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Accounting for Incomplete Detection when Estimating Site Occupancy of Bluenose Shiner (Pteronotropis welaka) in Southwest Georgia
Brett Albanese, James T. Peterson, Byron J. Freeman, and Deborah A. Weiler

Southeastern Naturalist, Volume 6, Number 4 (2007): 657–668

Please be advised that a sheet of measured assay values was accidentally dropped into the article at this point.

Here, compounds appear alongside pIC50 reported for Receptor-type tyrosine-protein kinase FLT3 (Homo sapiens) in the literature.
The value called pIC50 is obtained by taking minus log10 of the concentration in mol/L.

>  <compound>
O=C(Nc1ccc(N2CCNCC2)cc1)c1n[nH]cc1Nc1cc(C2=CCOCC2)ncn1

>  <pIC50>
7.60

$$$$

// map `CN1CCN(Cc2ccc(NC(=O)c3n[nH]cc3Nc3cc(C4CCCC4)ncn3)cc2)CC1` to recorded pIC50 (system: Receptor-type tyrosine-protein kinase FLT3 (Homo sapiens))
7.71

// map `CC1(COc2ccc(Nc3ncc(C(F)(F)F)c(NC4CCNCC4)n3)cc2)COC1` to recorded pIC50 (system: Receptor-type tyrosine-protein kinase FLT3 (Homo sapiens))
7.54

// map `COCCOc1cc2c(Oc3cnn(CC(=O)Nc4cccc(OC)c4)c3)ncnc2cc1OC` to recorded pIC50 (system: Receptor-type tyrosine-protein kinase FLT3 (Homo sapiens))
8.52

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2007 SOUTHEASTERN NATURALIST 6(4):657–668 Accounting for Incomplete Detection when Estimating Site Occupancy of Bluenose Shiner (Pteronotropis welaka) in Southwest Georgia Brett Albanese1,*, James T. Peterson2, Byron J. Freeman3, and Deborah A. Weiler1 Abstract - Pteronotropis welaka (Bluenose Shiner) has a fragmented range through out the Southeast, but its apparent rarity may reflect a low prob a bil i ty of detection during surveys. Our objectives were to obtain up-to-date status information for populations in southwest Georgia and to account for incomplete detection in our estimate of the proportion of sites occupied. We detected Bluenose Shiner at 5 of 39 sites (13%) sampled during 2004 and 2005 and estimated detection probability (p) and the proportion of sites occupied (psi) from seine-haul data. Models containing habitat covariates as predictors of p and psi provided a better description of the data than models without covariates for Bluenose Shiner and three other minnow species. Regardless of the model structure, the probability of detecting Bluenose Shiner during a single seine haul was substantially lower than for the other minnow species (3–8% vs. 13–33%). However, estimates of the proportion of sites occupied (corrected for incomplete detection) were similar to ob served occupancy rates for all four species because of the large number of seine hauls we made at each site. The modeling approach we followed increased our confidence in survey results and provided in for ma tion on where and how much to sample in future surveys. It has broad application to future surveys and monitoring programs for rare aquatic species in the southeastern United States. Introduction Pteronotropis welaka Evermann and Kendall (Bluenose Shiner) is distrib ut ed in Coastal Plain streams from Louisiana to Florida, but is highly frag ment ed throughout its range (Boschung and Mayden 2004, Gilbert 1992, Ross 2001). Warren et al. (2000) assigned this species to the vulnerable status category, indicating that it is at risk of becoming threatened or endangered. Bluenose Shiner is officially protected as a threatened species in Georgia and has special-concern status in Florida, Alabama, and Mississippi (Boschung and Mayden 2004, Gilbert 1992, Freeman 1999, Ross 2001). This species is strongly associated with deep water and aquatic vegetation, which may explain its extirpation from Mississippi headwater streams where these hab i tats have been altered (Ross 2001). In addition, the isolated nature of pop u la tions makes Bluenose Shiner particularly vulnerable to local ex tinc tion. Fagan et al. (2002) found that fishes comprised of geographically widespread but 1Nongame Conservation Section, 2065 US Highway 278 SE, Social Circle, GA 30025-4714. 2United States Geological Survey, Georgia Cooperative Fish and Wildlife Research Unit, Warnell School of Forestry and Natural Resources, University of Georgia, Athens, GA 30602. 3Georgia Museum of Natural History, Natural History Building, University of Georgia, Athens, GA 30602-1882. *Corresponding author - brett_albanese@dnr.state.ga.us. 658 Southeastern Naturalist Vol. 6, No. 4 fragmented populations were much more likely to suffer global extinction than fishes with small, spatially continuous distributions. Their results have important im pli ca tions for conservation because species in the former cat e gory, including Bluenose Shiner, are rarely afforded the protections (e.g., federal listing) given to species with small geographic ranges. Bluenose Shiner also has a fragmented distribution in Georgia, where it is only known from the lower Flint River system (Apalachicola drainage; Free man 1999). When we reviewed its status in 2003, only five sites were collectively represented in databases maintained by the Georgia Natural Heritage Program and the Georgia Museum of Natural History. These sites were spread across four different USGS 10-digit Hydrologic Unit Code (HUC) watersheds. Opportunities for dispersal between all but the two Spring Creek sites are very limited because of distance and impoundments on the mainstem Flint River (Fig. 1). Furthermore, all of the sites were known from samples that predated 1976, and the region has experienced extreme drought and intensive agricultural use since that time (Golladay et al. 2004). Given this species’ specialized habitat requirements, isolation between known populations, age-of-occurrence records, and the environmental change that has occurred in our study area, we expected that some or all of Georgia’s populations of Bluenose Shiner might be extirpated. However, the apparent isolation and rarity of the species in the state could also reflect limited sampling effort or sampling methods with a low probability of detecting the target species (MacKenzie et al. 2002, O’Connell et al. 2005). We were particularly concerned about these problems because of the species as so ci a tion with habitats that are difficult to sample and because of the limited amount of comprehensive fish sampling that has occurred in south west Geor gia. The objectives of our study were 1) to determine if Bluenose Shiner still persisted at historically occupied sites, 2) to identify new populations in historically occupied watersheds, and 3) to estimate detection probability for our sampling methods and account for incomplete detection when estimating the proportion of sites currently occupied. Methods Study area Our study area includes several lower Flint River sub-basins within the Southeastern Plains ecoregion of southwest Georgia (Griffith et al. 2001). Most of our sample sites fell within the Dougherty Plain, a limestone karst region where groundwater discharge and agricultural water withdrawals have a large influence on stream flow patterns. Landcover in the region is dominated by irrigated row-crop agriculture (ca. 50%) and forestry lands (ca. 30%; Golladay et al. 2004.) We sampled 39 sites between July 2004 and September 2005 (Fig. 1). We sampled all five historical sites and three randomly selected sites within historically occupied USGS 12-digit HUC watersheds (hereafter, small water sheds). We randomly selected two additional small watersheds within each 2007 B. Albanese, J.T. Peterson, B.J. Freeman, and D.A. Weiler 659 historically occupied 10-digit watershed (hereafter, large watershed) and sampled up to three randomly selected sites within each. A recent occurrence of Bluenose Shiner in a new large watershed was reported to us during 2004, and we treated this site as if it were a historical site in terms of sample-site selection. Thus, our original design was to sample nine ran dom ly selected sites and one historical site within each of the historically occupied large watersheds. However, access problems prevented us from sampling all 10 sites in each watershed. Compared to a completely ran dom ized design, our design ensured Figure 1. Location of survey sites in the Flint River system of southwest Georgia. Filled squares and filled circles indicate historical and new sites, respectively, where Pteronotropis welaka (Bluenose Shiner) was detected during this survey. Empty squares and empty circles indicate historical and new sites, respectively, where Bluenose Shiner was not detected during this survey. P and W mark the locations of Pennahatchee and Wolf creeks, respectively. 660 Southeastern Naturalist Vol. 6, No. 4 that we would sample a broad array of habitats and stream sizes while minimizing travel between sampling sites. Compared to a design that emphasized historical sites and sites near his tor i cal sites, our emphasis on random sample sites allowed us to obtain a relatively unbiased estimate of the proportion of sites occupied in historical watersheds. Data collection and analyses Sites were generally sampled with 0.48-cm mesh seines, but we also carried out supplemental dipnet sampling in areas that were too difficult to seine because of depth or dense aquatic vegetation. A 2.4-m x 1.8-m seine was used at most sites, but a 1.8-m x 1.8-m seine was used when obstructions prevented the efficient use of the larger seine. We made up to 30 seine hauls at each site and attempted to standardize the area sampled during each seine haul. To minimize disturbance to target species, we sampled different areas as we moved through the site in an upstream direction. Furthermore, hauls were typically separated by an obstruction (e.g., a log), a change in habitat, or at least 1 linear meter of stream channel. Data on the occurrence of Bluenose Shiner and other focal species (see below) were recorded separately for each seine haul (hereafter quadrat), which resulted in a vector of ones (present) and zeros (absent) for each site. When necessary, quadrat-specific voucher specimens were retained for laboratory identification. We also measured maximum depth to the nearest cm and visually assessed current velocity (0 = sluggish or no perceivable current, 1 = moderate to swift current) and aquatic vegetation coverage (0 = 0–25% coverage, 1 = greater than 25% coverage) within each quadrat. Conductivity and turbidity were mea sured at one location within each site using an YSI Model 85 and a LaMottee 2020 Turbidimeter, respectively. Site location within the wa ter shed was measured as the distance of the site from the largest stream in the large watershed (hereafter distance to mainstem); distances were measured in ArcView 3.3 (Environmental Systems Research Institute, Inc.) by tracing over a 1:24,000 digital stream layer using the measure tool. Surveys that do not account for incomplete detection of the target species may underestimate the true proportion of sites occupied, which can lead to biased assessments and monitoring programs for rare species (MacKenzie et al. 2004). Detection probability and site occupancy were estimated from the quadrat data using the approach described by MacKenzie et al. (2002). For our application, detection probability (p) is the probability of detecting a focal species within a single quadrat when the species is present within the site. Site occupancy (psi) is the proportion of sites occupied within the overall study area. The approach is a mod i fica tion of closed-population mark-recapture models and assumes that sites are closed to changes in occupancy for the duration of the survey period; the short duration (i.e., within a single day) of sampling at each site ensured that this assumption was met for our study. The method also assumes that target species are not falsely detected, which emphasizes the importance of confirming iden ti fica tions in the laboratory. Finally, the model assumes that detecting a species at one 2007 B. Albanese, J.T. Peterson, B.J. Freeman, and D.A. Weiler 661 site is independent of de tect ing it at other sites. This assumption would be violated if greater effort were allocated to sites near historically or currently occupied sites or if sampling sites were pur pose ful ly selected upstream and downstream of occupied sites. Neither of these conditions characterizes our sampling design. One of the key strengths of the MacKenzie et al. (2002) approach is that it allows estimates of psi and p to be conditioned on both quadrat- and site-specific covariates. Including covariates may allow for more accurate es ti mates of psi and p and may also help identify habitats to sample in future surveys. Based on the known microhabitat affinities of Bluenose Shiner, we predicted that p would be positively associated with maximum depth and the presence of aquatic vegetation and negatively associated with current ve loc i ty within quadrats. Conductivity—an index of Floridian aquifer input—and distance to mainstem varied considerably across our study sites and were modeled as covariates of psi. We chose the distance to mainstem variable after inspecting the spatial distribution of occupied sites in the watershed. This was appropriate because our emphasis was on getting the best estimate of oc cu pan cy rather than evaluating specific hypotheses about factors in flu enc ing occupancy. Models were built using the occupancy-estimation procedure in Program MARK (White and Burnham 1999). First, we built a simple model with no covariates. Next, we built a global model for psi, which included both predictor variables, and then identified the best fitting detection model by adding detection covariates to the global model one variable at a time. Small sample size prevented us from building larger models or models with in ter ac tions. Relative model fit was assessed using Akaike's Information Criterion (AIC) as cor rect ed for small sample size (AICc; Burnham and Anderson 1998). Because covariate data can be expensive to collect, we compared model fit and parameter estimates between models with and without covariates. We also compared model-estimated occupancy rates to our naïve estimate of occupancy from the survey data (i.e., percent of sites occupied, uncorrected for detection). One detection of Bluenose Shiner occurred during dipnetting, but not seining. Because our dipnetting protocol did not permit the es ti ma tion of detection probability, this site was included in the overall analysis, but was not used to estimate detection probability. To provide a basis for comparison to models generated for Bluenose Shiner, we also built models for three additional cyprinid species that were collected in the study: Notemigonus crysoleucas (Mitchell) (Golden Shiner), Notropis harperi Fowler (Redeye Chub), and Pteronotropis grandipinnis (Jordan) (Apalachee Shiner). To evaluate the effectiveness of our survey methods for all focal species, we calculated cumulative detection prob a bil i ties for the average number of seine hauls (N) made at survey sites using the following equation: (1 - p)N. We used estimates of p from models without covariates to determine cumulative detection because these estimates reflect average detection over the wide range of habitats we encountered. 662 Southeastern Naturalist Vol. 6, No. 4 Results Bluenose Shiner was detected at five of our 39 sites (13%): one historical site in the Pennahatchee Creek system, two historical sites in the Spring Creek system, and one new site each in the Wolf Creek and Spring Creek systems (Fig. 1). Because of the clustering of sites along the lower reaches of tributaries and in larger mainstem creeks, we conducted additional nonrandom sampling along Spring Creek, Wolf Creek, and Pennahatchee Creek during 2005. This sampling resulted in the detection of one new occurrence in both Wolf and Spring Creeks. Finally, after examining a specimen provid ed to us by the Georgia Department of Natural Resources Stream Survey Team, we confirmed an additional new occurrence on Ichawaynochaway Creek. All totaled, Bluenose Shiner is currently known from nine sites in Georgia. While the among-site connectivity of the populations represented at these sites is unknown, the spatial clustering of sites suggests that fewer than nine populations exist. Habitat characteristics of occupied and un occu pied sites are given in Table 1. We sampled a total of 864 quadrats within our 39 initial sites (mean = 22/ site). Bluenose Shiner was only detected within 11 of these quadrats. Capture histories at occupied sites were characterized by a single or small number of detections (max = 4 quadrats) and many non-detections. The small number of occupied quadrats and sites makes it difficult to make definitive statements about habitat use. However, Bluenose Shiner was detected in a higher proportion of quadrats with >25% vegetative coverage (3.2%) compared to quadrats with <25% vegetation coverage (0.74%) and was never collected within a quadrat with moderate to swift current velocity (Table 2). Based on AICc values, the model containing distance to mainstem and conductivity as predictors of psi and current velocity as a predictor of p provided the best description of the data (Table 3). Estimates (standard errors) from this model for psi and p were 0.11 (0.07) and 0.03 (0.04), respectively. The best-fitting model was 14.8 times (0.872/0.059) more likely than the model containing only covariates for psi, suggesting a strong effect of current velocity on model fit (Table 3). Coefficients for covariates suggest that occupancy is negatively associated with distance to mainstem and positively associated with conductivity and that detection is negatively associated with current velocity. In contrast to our expectations, models containing vegetation and depth as covariates of p did not fit the data better than the global model or the model without covariates. As in those for the Bluenose Shiner, models for the other focal species containing covariates had lower AICc values than models without covariates. Table 1. Mean (SD) conductivity, turbidity, and distance to the largest stream in the watershed (i.e., mainstem; DM) for sites where Pteronotropis welaka (Bluenose Shiner) was and was not detected. Data for the additional non-random sites sampled in 2005 are not included. Detected Conductivity (mhmos) Turbidity (NTU) DM (km) Yes 178.8 (86.0) 9.9 (7.8) 5.3 (5.9) No 114.6 (63.0) 16.5 (13.0) 16.1 (8.3) 2007 B. Albanese, J.T. Peterson, B.J. Freeman, and D.A. Weiler 663 Model weights for the best-fitting covariate models ranged from 0.73 to 0.99, but were never larger than 0.001 for models without covariates. Co effi cients for covariates were in agreement with the known habitat-use patterns of each focal species. For example, the best-fitting models indicated that detection was negatively associated with current velocity for Golden Shiner, positively associated with vegetation for Redeye Chub, and positively asso ci at ed with current velocity for Apalachee Shiner. Quadrat detection probabilities varied widely across species and were substantially lower for Bluenose Shiner than the other species (Fig. 2). Estimates were lower from the best-fitting models for all species except Redeye Chub, but standard errors varied little between models or among species. Cumulative detection probabilities climbed much more slow ly for Bluenose Shiner, but were high (>80%) for all species for the average number of seine hauls (n = 22) we made at each site (Fig. 3). Consistent with high cumulative detection probabilities, estimated and ob served occupancy rates were sim i lar for all four species (Fig. 4). Estimates and standard errors differed little between models with and without habitat covariates. Discussion Despite low rates of detection and occupancy, our study was success ful at documenting the current status of Bluenose Shiner in Georgia. Ex ten sive sampling throughout historically occupied watersheds resulted in de tec tion at only 13% of our sites. Collection sites are clustered within or near three mainstem creeks: Spring Creek, Ichawaynochaway Creek, and Pennahatchee Creek. The former two systems appear to be especially Table 3. Model structure, relative difference in AICc (Δ AICc), and model weights for Pteronotropis welaka (Bluenose Shiner) occupancy models fit with Program Mark. Periods indicate model parameter estimated without covariates. DM = distance to largest stream in the watershed (i.e., the mainstem). Model Δ AICc Weight psi (DM, conductivity) p (current velocity) 0.00 0.872 psi (DM, conductivity) p (.) 5.38 0.059 psi (.) p (.) 6.77 0.029 psi (DM, conductivity) p (vegetative cover) 7.23 0.023 psi (DM, conductivity) p (maximum depth) 8.03 0.015 Table 2. Mean maximum depth (SD) within sample quadrats and number of quadrats with sluggish or no perceivable current velocity, moderate to swift current velocity, <25% aquatic vegetation coverage, and >25% aquatic vegetation coverage. Data are summarized separately for quadrats where Pteronotropis welaka (Bluenose Shiner) was and was not captured. Data for additional non-random sites sampled in 2005 are not included. Current velocity Vegetative cover Captured Max depth (SD) Slow Swift < 25% > 25% Total Yes 46.3 (20.9) 11 0 5 6 11 No 42.6 (22.1) 536 317 673 180 853 664 Southeastern Naturalist Vol. 6, No. 4 Figure 2. Estimates and standard errors of detection probability from oc cu pan cy models generated in Program Mark. Models with covariates (filled bars) always provided the best description of the data (i.e., lowest AICc value) compared to models without covariates (empty bars). Estimates re flect the probability of capturing the target species when making a single seine haul in sites where they are present. Figure 3. Detection probability as a function of the number of seine hauls sampled within a site for Notemigonus crysoleucas (Golden Shiner; open circles), Notropis harperi (Redeye Chub; filled squares), Pteronotropis grandipinnis (Apalachee Shiner; open squares), and P. welaka (Bluenose Shiner; filled circles). The solid vertical line indicates the average number of seine hauls we made per site during this survey. 2007 B. Albanese, J.T. Peterson, B.J. Freeman, and D.A. Weiler 665 crit i cal to the conservation of this species in Georgia because of the relatively large number of extant sites. In addition, the two largest col lec tions of Bluenose Shiner (20 and 12 fish) made during our survey were at two sites in Spring Creek. Because of the small number of known sites, demographic isolation (i.e., all three stream systems are isolated from each other by im pound ments), and general threats to aquatic habitat in the region, ad di tion al mon i tor ing and protection efforts are warranted. Incorporating site- and quadrat-specific covariate data into our oc cu pan cy models resulted in substantial improvements in model fit for all species. Covariates can be used to target sites and microhabitats in future surveys. Our follow-up sampling in 2005, although limited, suggests that such an approach would be fruitful. Two of the four sites we sampled in sites within or near mainstem creeks represented new occurrences of Bluenose Shiner. This asso ci a tion with larger streams is in contrast with their dis tri bu tion in Mississippi, where they are more commonly collected in streams with small drainage areas (Ross and Baker 1981). Streams with high con duc tiv i ty, which usually in di cates the presence of groundwater discharge in our study area, and micro hab i tats with slow current velocity should also be targeted during future surveys. The mainstems of Muckalee and Kinchafoonee Creeks lie between two of the known creek systems occupied by Bluenose Shiner and should be a very high priority for additional survey work (Fig. 1). We caution, however, that our analysis should not be considered a defi n i tive test of habitat relationships for this species. Foremost, the rel a tive ly Figure 4. Estimates and standard errors of occupancy rate from Program Mark. Models with covariates (filled bars) always provided the best de scrip tion of the data (i.e., lowest AICc value) compared to models without covariates (empty bars). Estimates reflect the proportion of sites occupied within the survey area and have been adjusted for incomplete detection. Observed occupancy (i.e., actual number of detections/ number of sites sur veyed) is indicated by a dashed line. 666 Southeastern Naturalist Vol. 6, No. 4 small number of sites we sampled prevented us from including a large number of predictor variables in the analyses. Our habitat data suggests that Bluenose Shiner may be less common in turbid streams, but we did not include this variable in analyses because of sample-size constraints. In addition, the small number of detections for Bluenose Shiner makes it dif ficult to fully characterize their habitat use. For example, although vegetation was not included in our best-fitting model, Bluenose Shiner was dis pro por tionate ly collected in this rare microhabitat type. Detection probabilities varied substantially across the species in our study and were extremely low for Bluenose Shiner. Within occupied sites, the large number of non-detections likely reflects the patchiness of suitable mi cro hab itats. Their association with mainstem creeks probably makes Bluenose Shiners more difficult to catch than species that are common in shal low er, tributary streams. In addition, low abundance may have also ac count ed for low detection probability in this study (Bayley and Peterson 2001). Finally, many of our occurrences were represented by small, young-of-year fish that could be easily overlooked or confused with other young-of-year cyprinids (e.g., Redeye Chub or N. chalybaeus (Cope) [Ironcolor Shiner]). We mitigated this problem by retaining voucher spec i mens for laboratory confirmation and recommend this protocol for future surveys. We do not believe that Bluenose Shiner is particularly elusive to our capturing methods compared to the other species, and Albanese (2000) found that this species is very vulnerable to seining in south Mississippi streams, where it is more abundant. Interspecific variation in detection probabilities has important im pli ca tions for future surveys. Although our observed and estimated occupancy rates were similar for all species, these rates would have differed sub stan tial ly if we had not completed so many seine hauls at each site. For example, if we had only completed 10 seine hauls at each site, we would have had a high probability (i.e., > 80%) of detecting Golden Shiner, Redeye Chub, and Apalachee Shiner, but not Bluenose Shiner. We found that at least 19 seine hauls were needed to have an 80% chance of detecting Bluenose Shiner. Even greater sampling effort and the use of multiple gear types (e.g., dipnets) would be required when more definitive assessments of species occurrence are needed (e.g., for a site-specific environmental impact assessment). A more conservative and potentially costeffective alternative to these in ten sive surveys would be to assume presence based upon nearby occurrences or the presence of suitable habitat (Peterson and Dunham 2003). The cost savings associated with the forgone survey could then be invested into better habitat-protection measures. If the objective of a survey is to document new populations, the modeling approach we followed could be used with an initial data set to identify target habitats and the amount of sampling effort required at each site. For ex am ple, if we wanted to identify new populations of Bluenose Shiner in Georgia, we would carry out about 20 seine hauls at sites with the habitat characteristics described above. While additional seine hauls would increase the probability of detection at each site, this would come at the expense of the number of sites that could be surveyed. MacKenzie et al. (2006) indicate 2007 B. Albanese, J.T. Peterson, B.J. Freeman, and D.A. Weiler 667 than an optimal survey design for species with low occupancy rates is to sample more sites rather than expending more effort at individual sites. The approach we followed can also be used to design a long-term mon itor ing program. The proportion of sites occupied is a good index of overall population status and is typically less expensive to estimate than abundance (MacKenzie et al. 2002). Again, the initial data set can be used to gauge sampling effort for future monitoring samples. Since the model will adjust occupancy rate for incomplete detection, it is not necessary to detect the species at every site. Thus, a modest sampling effort can be carried out at each site (e.g., 20 hauls in the case of Bluenose Shiner), which can result in significant cost savings over surveys where a more definitive assessment of site-specific occupancy is needed. Because our sample sites were randomly selected and thus representative of habitat conditions throughout historical watersheds, they could be resurveyed to document changes in the proportion of sites occupied over time and to estimate colonization and local extinction probabilities (MacKenzie et al. 2006). Resurveys that only focused on current ly occupied sites would not be able to detect colonization of new sites and would thus be biased toward detecting a decline (Strayer and Smith 2003, MacKenzie et al. 2006). Our study was successful at documenting the occurrence of Bluenose Shiner at new and historical sites within southwest Georgia. Although de tection probabilities for this species were very low per seine haul, our observed and estimated occupancy rates were similar because of the large number of seine hauls we carried out at each site. The use of covariate data in our models improved model fit and will help identify sites and microhabitats to target in future surveys. Similarly, our estimates of detection probability will help determine how much sampling effort will be needed in future surveys for Bluenose Shiner and other coastal plain minnow species. The modeling ap proach we followed increases the confidence in our survey results and has broad application to future survey and monitoring efforts for southeastern aquatic fauna. Acknowledgments We thank Jason Wisniewski and staff from both the UGA Museum of Natural History and the Georgia Department of Natural Resources Stream Survey Team for assistance with sampling. Lee Hartle provided access to laboratory space and spec imens at the UGA Museum of Natural History. Matt Elliott assisted with GIS map production. Paula Marcinek provided a thoughtful review. This project was sup port ed by a State Wildlife Grant. 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